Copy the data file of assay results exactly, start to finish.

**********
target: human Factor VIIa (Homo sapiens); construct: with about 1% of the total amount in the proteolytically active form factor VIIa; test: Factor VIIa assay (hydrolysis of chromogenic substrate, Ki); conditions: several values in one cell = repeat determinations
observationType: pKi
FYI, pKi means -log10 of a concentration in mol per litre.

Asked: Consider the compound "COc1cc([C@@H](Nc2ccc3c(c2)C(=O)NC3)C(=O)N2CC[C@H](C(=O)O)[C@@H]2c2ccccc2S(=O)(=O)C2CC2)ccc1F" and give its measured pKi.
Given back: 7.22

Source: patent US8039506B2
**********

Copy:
target: human Factor VIIa (Homo sapiens); construct: with about 1% of the total amount in the proteolytically active form factor VIIa; test: Factor VIIa assay (hydrolysis of chromogenic substrate, Ki); conditions: several values in one cell = repeat determinations
observationType: pKi
FYI, pKi means -log10 of a concentration in mol per litre.

Asked: Consider the compound "COc1cc([C@@H](Nc2ccc3c(c2)C(=O)NC3)C(=O)N2CC[C@H](C(=O)O)[C@@H]2c2ccccc2S(=O)(=O)C2CC2)ccc1F" and give its measured pKi.
Given back: 7.22

Source: patent US8039506B2